This is typical “we should do it because everyone is doing it” marketing mentality that is really quite shameful. As marketers we’re limited by budgets, sure, but we shouldn’t be limited by creativity and thoughtfulness. Because not only is the placement of these QR codes utterly worthless, most of them link to the company .com homepage which is not optimized for mobile devices. I don’t know about you, but I am not pinching to resize a site on my iPhone for minutes on end to get a marketing message.

I passed a window treatment for real estate listings a while back and one of the listings caught my eye. It had a QR code and I thought this would be a good use of QR codes if done properly. You could really make an apartment or townhouse come alive with video or virtual tours. The first listing’s QR code I tried brought up a page not found error. The next listing’s QR code linked to the real estate company’s home page which was not optimized for mobile devices. The third did link to the property listing page but it again was not optimized for mobile and it contained no additional information than the 8×10 glossy card display in the window. Pointless, completely pointless. Well, it did achieve one goal: it frustrated the bejeezus out of a potential customer.

Only partially tongue in cheek suggestion to Starbucks

For New Yorkers a Starbucks public bathroom was a much appreciated relief oasis in a desolate desert filled with “Restroom for customers only” signs. Of course, in New York as on the internet once something becomes common knowledge to the unwashed masses (craigslist, myspace) the quality goes right into the toilet (pun intended). So Starbucks has suspended their open bathroom policy which was previously a great way to get foot traffic in the door. A sad day for cross-legged and squinting New Yorkers but understandable given the antics that were going on in their establishments. But not all is lost, perhaps this is a new marketing opportunity?

In loyalty marketing there are two types of customer benefits: hard and soft. Hard benefits are quantifiable – think coupons. Soft benefits and more esoteric and psychological and meant to build warm and fuzzy branding feelings – think a customized card on your birthday. Sure, lots of retailers have mobile apps and the hard benefits are there to instill loyalty: discounts mostly. But what about a mobile app that had a soft benefit of epic proportions to the on-the-go New Yorker: it opens bathroom doors.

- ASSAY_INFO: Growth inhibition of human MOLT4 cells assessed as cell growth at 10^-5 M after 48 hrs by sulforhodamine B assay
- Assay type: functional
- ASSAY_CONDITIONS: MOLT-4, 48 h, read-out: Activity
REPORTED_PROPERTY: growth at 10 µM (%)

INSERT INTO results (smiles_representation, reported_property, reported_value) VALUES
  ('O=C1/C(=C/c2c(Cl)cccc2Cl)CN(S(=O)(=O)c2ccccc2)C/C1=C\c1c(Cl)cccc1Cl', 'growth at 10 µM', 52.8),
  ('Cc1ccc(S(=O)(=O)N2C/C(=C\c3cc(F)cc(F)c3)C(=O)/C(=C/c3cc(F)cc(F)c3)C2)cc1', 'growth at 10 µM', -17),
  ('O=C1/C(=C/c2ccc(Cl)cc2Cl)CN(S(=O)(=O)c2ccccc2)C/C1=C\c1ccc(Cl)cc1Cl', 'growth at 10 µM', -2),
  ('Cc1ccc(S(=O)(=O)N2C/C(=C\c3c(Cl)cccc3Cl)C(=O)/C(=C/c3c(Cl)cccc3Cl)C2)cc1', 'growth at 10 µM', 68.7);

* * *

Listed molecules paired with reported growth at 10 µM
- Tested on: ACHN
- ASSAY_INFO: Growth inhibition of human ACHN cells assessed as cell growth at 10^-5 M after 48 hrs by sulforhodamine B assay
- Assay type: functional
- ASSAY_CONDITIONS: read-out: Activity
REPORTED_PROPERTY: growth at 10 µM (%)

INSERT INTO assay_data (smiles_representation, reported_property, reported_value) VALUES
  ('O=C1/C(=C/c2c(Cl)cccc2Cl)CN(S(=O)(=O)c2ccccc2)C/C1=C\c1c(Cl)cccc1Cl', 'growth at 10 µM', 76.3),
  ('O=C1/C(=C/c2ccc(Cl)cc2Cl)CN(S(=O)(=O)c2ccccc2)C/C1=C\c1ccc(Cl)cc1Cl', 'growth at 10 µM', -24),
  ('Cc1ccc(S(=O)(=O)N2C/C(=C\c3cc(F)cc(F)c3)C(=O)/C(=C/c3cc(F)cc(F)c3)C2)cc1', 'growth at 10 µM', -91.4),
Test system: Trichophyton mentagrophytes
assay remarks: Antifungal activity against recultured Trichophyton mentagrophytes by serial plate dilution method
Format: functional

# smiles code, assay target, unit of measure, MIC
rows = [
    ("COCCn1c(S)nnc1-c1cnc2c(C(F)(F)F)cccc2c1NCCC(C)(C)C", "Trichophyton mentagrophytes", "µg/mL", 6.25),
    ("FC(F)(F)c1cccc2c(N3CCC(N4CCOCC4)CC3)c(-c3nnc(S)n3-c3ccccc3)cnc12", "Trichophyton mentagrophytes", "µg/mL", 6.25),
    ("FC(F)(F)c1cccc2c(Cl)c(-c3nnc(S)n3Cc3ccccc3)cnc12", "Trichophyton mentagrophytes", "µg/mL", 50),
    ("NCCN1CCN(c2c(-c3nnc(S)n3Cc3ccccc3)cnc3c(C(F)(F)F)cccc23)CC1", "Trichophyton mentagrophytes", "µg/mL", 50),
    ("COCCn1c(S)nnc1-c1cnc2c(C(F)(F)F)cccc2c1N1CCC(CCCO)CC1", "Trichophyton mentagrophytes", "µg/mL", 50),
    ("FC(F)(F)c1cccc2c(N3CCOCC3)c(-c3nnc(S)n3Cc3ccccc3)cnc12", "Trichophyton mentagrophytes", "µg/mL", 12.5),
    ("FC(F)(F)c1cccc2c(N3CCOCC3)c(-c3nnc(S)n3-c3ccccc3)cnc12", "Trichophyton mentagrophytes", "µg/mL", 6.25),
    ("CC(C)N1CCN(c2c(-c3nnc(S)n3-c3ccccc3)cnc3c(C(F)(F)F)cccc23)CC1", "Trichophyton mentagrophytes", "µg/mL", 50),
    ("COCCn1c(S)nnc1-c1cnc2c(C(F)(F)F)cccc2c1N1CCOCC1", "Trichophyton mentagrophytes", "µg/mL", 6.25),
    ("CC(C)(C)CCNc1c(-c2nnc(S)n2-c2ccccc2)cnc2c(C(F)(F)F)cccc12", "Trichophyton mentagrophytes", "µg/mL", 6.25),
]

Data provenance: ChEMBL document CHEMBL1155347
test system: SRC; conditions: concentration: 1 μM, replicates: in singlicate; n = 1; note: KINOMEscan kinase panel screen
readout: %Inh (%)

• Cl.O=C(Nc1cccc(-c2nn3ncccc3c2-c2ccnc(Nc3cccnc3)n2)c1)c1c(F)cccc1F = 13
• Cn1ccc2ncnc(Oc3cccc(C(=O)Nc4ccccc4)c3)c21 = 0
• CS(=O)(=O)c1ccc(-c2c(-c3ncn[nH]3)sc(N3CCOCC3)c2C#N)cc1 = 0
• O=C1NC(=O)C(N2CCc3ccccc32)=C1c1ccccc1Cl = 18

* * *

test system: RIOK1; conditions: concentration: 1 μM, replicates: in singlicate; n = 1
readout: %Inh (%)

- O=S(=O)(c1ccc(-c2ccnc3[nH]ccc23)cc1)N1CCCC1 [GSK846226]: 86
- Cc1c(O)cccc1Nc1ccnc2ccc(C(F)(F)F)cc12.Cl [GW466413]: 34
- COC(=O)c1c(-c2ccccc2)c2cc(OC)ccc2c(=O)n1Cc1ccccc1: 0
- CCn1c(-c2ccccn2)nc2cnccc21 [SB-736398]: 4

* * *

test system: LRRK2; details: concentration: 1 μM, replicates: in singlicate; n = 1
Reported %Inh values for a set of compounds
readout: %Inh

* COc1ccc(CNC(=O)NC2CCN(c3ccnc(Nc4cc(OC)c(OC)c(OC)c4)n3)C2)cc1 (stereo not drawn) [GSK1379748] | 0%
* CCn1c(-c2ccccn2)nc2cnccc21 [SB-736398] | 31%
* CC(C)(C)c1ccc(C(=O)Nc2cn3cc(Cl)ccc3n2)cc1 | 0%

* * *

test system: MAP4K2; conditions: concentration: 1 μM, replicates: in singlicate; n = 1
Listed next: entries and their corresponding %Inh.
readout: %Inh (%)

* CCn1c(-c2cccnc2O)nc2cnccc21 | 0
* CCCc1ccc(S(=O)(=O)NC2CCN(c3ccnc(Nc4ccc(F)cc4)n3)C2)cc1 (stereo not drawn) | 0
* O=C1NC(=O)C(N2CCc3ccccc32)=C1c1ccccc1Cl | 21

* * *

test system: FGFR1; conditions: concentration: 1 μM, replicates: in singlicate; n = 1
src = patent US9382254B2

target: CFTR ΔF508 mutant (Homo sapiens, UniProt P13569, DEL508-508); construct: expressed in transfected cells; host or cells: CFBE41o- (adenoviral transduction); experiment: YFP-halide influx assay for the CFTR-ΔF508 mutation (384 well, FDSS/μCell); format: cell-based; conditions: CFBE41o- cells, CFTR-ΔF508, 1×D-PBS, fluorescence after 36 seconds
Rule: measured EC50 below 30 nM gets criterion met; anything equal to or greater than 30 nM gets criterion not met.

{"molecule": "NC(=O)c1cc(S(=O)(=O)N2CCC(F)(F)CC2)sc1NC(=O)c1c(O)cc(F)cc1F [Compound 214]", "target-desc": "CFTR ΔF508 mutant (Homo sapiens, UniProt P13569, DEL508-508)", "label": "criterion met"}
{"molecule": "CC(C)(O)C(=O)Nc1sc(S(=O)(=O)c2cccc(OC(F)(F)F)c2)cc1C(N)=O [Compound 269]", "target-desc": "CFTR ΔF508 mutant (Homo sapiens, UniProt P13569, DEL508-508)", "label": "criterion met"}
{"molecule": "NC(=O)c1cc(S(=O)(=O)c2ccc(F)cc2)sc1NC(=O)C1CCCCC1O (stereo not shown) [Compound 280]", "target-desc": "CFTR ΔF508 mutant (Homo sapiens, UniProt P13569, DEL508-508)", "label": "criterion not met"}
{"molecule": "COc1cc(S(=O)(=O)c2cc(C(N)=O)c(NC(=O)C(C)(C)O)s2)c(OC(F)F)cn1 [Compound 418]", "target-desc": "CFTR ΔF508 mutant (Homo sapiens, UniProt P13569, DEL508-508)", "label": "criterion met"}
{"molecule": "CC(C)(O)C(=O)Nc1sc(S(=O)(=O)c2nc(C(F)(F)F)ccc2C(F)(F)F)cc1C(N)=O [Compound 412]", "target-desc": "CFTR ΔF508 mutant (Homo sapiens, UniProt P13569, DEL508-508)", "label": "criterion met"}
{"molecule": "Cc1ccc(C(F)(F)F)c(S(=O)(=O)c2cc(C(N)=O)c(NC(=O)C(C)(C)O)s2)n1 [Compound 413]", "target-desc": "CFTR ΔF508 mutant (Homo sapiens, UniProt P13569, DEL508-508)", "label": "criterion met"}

I personally hate Starbucks coffee: bitter and thin I find it. I think I’ve purchased 5 cups in the 15 plus years I’ve been exposed to the brand. Given their sales and ubiquity I’m clearly in the minority. But if their app could open bathroom doors it would be the very first app I would download when I get my Christmas present to myself: the iPhone 4s. It might soften my opinion, maybe get me to try one of those ridiculously overpriced double half skim whatever foamy fru fru drinks I’ve previously managed to successfully live my life without.

You listening Starbucks? Here’s how it works. You install those 4 number code push button locks on your bathroom doors. In the app, in addition to the announcements about new drinks and coupons and all that stuff that everyone already does, you have a section that lists the 4 digit codes to the bathroom locks. Of course, it’s geo-location driven so just push a button and the app tells you the code for your current Starbucks location. And maybe you don’t allow that feature to work unless push notifications is enabled in your settings allowing for greater app value?